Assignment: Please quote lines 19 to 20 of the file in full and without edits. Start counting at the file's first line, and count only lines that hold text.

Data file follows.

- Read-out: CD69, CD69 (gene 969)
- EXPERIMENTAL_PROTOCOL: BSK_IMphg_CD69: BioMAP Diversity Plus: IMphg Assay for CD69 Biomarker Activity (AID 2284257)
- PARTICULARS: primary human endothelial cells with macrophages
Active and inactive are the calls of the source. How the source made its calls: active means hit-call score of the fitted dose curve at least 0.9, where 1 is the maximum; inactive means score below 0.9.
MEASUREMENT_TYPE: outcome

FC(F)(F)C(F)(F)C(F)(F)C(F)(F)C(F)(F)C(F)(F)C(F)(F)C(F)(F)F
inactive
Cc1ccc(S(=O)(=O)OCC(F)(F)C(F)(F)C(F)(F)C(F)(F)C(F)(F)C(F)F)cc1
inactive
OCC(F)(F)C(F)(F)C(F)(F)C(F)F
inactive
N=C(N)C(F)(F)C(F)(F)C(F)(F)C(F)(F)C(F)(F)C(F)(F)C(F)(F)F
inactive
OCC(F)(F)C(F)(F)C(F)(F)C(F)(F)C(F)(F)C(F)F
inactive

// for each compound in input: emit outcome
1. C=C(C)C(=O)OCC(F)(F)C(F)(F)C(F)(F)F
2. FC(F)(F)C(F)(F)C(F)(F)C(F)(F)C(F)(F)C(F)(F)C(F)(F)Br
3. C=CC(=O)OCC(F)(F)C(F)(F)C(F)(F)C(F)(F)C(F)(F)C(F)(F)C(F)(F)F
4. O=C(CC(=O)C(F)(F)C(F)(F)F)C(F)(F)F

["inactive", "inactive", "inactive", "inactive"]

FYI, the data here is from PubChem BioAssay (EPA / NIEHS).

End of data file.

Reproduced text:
3. C=CC(=O)OCC(F)(F)C(F)(F)C(F)(F)C(F)(F)C(F)(F)C(F)(F)C(F)(F)F
4. O=C(CC(=O)C(F)(F)C(F)(F)F)C(F)(F)F